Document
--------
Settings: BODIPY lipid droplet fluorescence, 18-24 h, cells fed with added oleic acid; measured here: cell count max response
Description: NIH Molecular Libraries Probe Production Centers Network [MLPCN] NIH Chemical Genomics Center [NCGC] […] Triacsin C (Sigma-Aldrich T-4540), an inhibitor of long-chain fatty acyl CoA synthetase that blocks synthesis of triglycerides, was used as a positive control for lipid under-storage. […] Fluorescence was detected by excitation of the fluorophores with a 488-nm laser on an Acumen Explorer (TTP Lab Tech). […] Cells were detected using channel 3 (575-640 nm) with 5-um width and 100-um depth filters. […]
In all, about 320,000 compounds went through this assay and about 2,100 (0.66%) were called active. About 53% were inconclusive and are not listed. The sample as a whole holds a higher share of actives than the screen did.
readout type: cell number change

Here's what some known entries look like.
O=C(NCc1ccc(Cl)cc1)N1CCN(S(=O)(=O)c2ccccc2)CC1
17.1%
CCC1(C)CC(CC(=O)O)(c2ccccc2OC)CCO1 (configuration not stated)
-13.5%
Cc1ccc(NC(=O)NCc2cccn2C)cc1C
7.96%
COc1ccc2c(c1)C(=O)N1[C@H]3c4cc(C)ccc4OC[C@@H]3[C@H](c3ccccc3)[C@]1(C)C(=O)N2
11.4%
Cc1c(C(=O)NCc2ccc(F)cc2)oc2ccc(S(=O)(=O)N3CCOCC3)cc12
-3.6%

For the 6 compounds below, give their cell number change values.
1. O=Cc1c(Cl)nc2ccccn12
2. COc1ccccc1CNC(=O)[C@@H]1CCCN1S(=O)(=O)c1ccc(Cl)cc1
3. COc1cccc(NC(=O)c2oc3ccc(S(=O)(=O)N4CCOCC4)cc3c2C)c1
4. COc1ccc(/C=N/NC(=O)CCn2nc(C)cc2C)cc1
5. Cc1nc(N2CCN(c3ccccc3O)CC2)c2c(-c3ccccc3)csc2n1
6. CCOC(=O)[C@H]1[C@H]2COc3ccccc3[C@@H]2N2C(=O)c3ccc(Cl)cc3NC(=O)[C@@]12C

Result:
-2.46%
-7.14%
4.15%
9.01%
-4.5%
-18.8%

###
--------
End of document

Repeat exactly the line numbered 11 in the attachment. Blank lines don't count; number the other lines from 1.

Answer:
7.96%